"Come and See": A Web Commentary on the Gospel of John: Section 3 New Beginnings
Section 3.2: Renewing the Temple (Jn 2.13-25)
This segment of the gospel immediately suggests some questions of chronology. First, we have had until now very clear time indications in the text. But 2.12 signalled a change by beginning merely '[a]fter this'. Although 2.13 specifies that the Passover was 'near', any close temporal relationship between this Passover and the week from 1.19-2.11 has been broken by 2.12.
However although the Evangelist has not provided the same sort of clear indication here as earlier, it seems clear that he meant to indicate that the Passover of 2.13 comes not too long after the call of the disciples in chapter 1. This creates an immediate conflict with the Synoptic tradition. The cleansing of the Temple, which here in the Fourth Gospel appears to be one in a series of inaugural events signalling new beginnings, is in the Synoptic Gospels part of the last week of Jesus' life, following shortly after his entry into Jerusalem (Matthew 21.12-13, Mark 11.15-17, Luke 19.45-6). As long ago as the 12th century the Benedictine commentator Rupert of Deutz pointed out that there are only two alternatives: one or the other dating rests on a mistake or else there were two cleansings. He chose to posit two cleansings rather than to think any of the evangelists was in error. I think most modern commentators would choose the former option.
While citing commentators on both sides of the question, Brown 1966 seems to have tried to have it both ways, arguing that it is a 'plausible hypothesis' that Jesus spoke of the destruction of the Temple at the start of his ministry but only actually drove the animal-sellers and money-changers out at the end. The order and position of both events in the Fourth Gospel he attributes to the editorial process (see p 118). Certainly it is possible to see strong arguments on both sides of the question. One of the greatest difficulties about the Johannine chronology is why, after such a demonstration, the authorities were not immediately more antagonistic toward Jesus. On the other hand the act itself seems to fit well with the beginning of Jesus' ministry, when he was arguably most under the influence of the more confrontational John the Baptist. It is a question to which it is perhaps not possible to give a completely satisfactory answer.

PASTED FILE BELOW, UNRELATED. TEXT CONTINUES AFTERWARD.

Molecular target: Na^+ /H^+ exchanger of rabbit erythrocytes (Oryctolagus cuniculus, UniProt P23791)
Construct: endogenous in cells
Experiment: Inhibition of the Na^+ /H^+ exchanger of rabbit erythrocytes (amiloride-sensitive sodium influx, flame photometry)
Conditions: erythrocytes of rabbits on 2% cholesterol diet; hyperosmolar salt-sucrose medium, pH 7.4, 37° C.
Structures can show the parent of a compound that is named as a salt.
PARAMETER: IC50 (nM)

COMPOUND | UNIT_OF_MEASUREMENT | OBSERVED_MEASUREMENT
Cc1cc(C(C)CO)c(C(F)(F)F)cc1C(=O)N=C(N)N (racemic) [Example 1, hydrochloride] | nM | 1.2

The request for a sign is very important. When the authorities ask for a sign of Jesus' authority for what he has done, the sign he offers is 'Demolish this temple and in three days I will raise it.' Not even the disciples understood this sign at the time, not realising what was meant until after the resurrection. This is the first example of the delayed understanding motif, which is popular with the Evangelist, but what is more significant here is that Jesus' statement itself designates the resurrection itself as one of the signs selected for inclusion by the author so that we the readers might believe. This in turn makes most of the gospel a Book of Signs and not just, as is often argued, chapters 2-11.
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COMMENTS ON SPECIFIC VERSES
Bultmann shows that the disciples' allusion to Ps 69.10 also points to the end, or goal, of Jesus' saving work (Bultmann 1971 p 124): '...the meaning [of devour] can scarcely be that Jesus' action was an example of his consuming zeal (ie that καταφάψεσθαι [has devoured] is taken to refer to his consuming emotions). Rather the Evangelist (or the Editor) is looking forward to what is to come - or alternatively at the whole of Jesus' ministry - and he means that Jesus' zeal will lead to his death.'
Verses 23-5 set the stage for the visit of Nicodemos that follows. He will be an example of those that put their trust in Jesus because of the signs that he did, whom Jesus himself nevertheless does not trust. Nicodemos, as we shall see, is at this point in the story deficient in his understanding of who Jesus is and what Jesus' mission from the Father is. Although he becomes a stronger follower of Jesus later in the gospel at this stage his role is strongly characterised by ambiguity (see below).
Perhaps the more significant ambiguity here, however, is that expressed by the Evangelist. How are we to harmonise Jesus' distrust of those who have seen the signs in Jerusalem and put their trust in him with the apparent purpose of the signs expressed in 2.11 and much later in 20.31? It is possible that some of the answer lies in the difference in situation: the disciples referred to in 2.11 had already made the first steps toward a relationship with Jesus by following him before the sign of the water into wine 'revealed his glory'. The 'many' of v.23, on the other hand, were basing their relationship of trust on the signs alone. We are apparently being warned that, important as signs are, a trust relationship exclusively based on signs is not enough.
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